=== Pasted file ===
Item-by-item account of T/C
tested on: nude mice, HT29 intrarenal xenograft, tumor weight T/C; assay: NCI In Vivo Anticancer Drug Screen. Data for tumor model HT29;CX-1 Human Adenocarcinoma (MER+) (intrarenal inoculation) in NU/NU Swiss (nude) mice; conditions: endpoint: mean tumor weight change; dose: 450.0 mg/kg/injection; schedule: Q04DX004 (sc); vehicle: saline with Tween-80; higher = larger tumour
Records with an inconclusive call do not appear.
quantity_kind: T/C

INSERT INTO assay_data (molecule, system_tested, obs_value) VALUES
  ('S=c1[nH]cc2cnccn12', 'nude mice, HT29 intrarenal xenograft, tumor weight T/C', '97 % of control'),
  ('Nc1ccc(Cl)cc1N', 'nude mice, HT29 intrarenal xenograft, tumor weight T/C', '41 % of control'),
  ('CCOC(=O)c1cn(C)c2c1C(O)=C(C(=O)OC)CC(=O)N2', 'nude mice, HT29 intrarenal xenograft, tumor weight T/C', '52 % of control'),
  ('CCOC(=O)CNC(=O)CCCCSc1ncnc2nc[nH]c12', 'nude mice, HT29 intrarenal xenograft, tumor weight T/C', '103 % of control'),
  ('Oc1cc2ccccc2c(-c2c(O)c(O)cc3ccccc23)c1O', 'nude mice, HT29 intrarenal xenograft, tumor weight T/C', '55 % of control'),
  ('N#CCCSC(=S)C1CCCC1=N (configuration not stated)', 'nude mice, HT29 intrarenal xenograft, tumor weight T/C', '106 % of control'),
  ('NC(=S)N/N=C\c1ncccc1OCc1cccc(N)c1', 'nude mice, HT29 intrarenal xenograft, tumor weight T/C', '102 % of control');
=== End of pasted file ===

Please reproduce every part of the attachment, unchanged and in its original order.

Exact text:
Item-by-item account of T/C
tested on: nude mice, HT29 intrarenal xenograft, tumor weight T/C; assay: NCI In Vivo Anticancer Drug Screen. Data for tumor model HT29;CX-1 Human Adenocarcinoma (MER+) (intrarenal inoculation) in NU/NU Swiss (nude) mice; conditions: endpoint: mean tumor weight change; dose: 450.0 mg/kg/injection; schedule: Q04DX004 (sc); vehicle: saline with Tween-80; higher = larger tumour
Records with an inconclusive call do not appear.
quantity_kind: T/C

INSERT INTO assay_data (molecule, system_tested, obs_value) VALUES
  ('S=c1[nH]cc2cnccn12', 'nude mice, HT29 intrarenal xenograft, tumor weight T/C', '97 % of control'),
  ('Nc1ccc(Cl)cc1N', 'nude mice, HT29 intrarenal xenograft, tumor weight T/C', '41 % of control'),
  ('CCOC(=O)c1cn(C)c2c1C(O)=C(C(=O)OC)CC(=O)N2', 'nude mice, HT29 intrarenal xenograft, tumor weight T/C', '52 % of control'),
  ('CCOC(=O)CNC(=O)CCCCSc1ncnc2nc[nH]c12', 'nude mice, HT29 intrarenal xenograft, tumor weight T/C', '103 % of control'),
  ('Oc1cc2ccccc2c(-c2c(O)c(O)cc3ccccc23)c1O', 'nude mice, HT29 intrarenal xenograft, tumor weight T/C', '55 % of control'),
  ('N#CCCSC(=S)C1CCCC1=N (configuration not stated)', 'nude mice, HT29 intrarenal xenograft, tumor weight T/C', '106 % of control'),
  ('NC(=S)N/N=C\c1ncccc1OCc1cccc(N)c1', 'nude mice, HT29 intrarenal xenograft, tumor weight T/C', '102 % of control');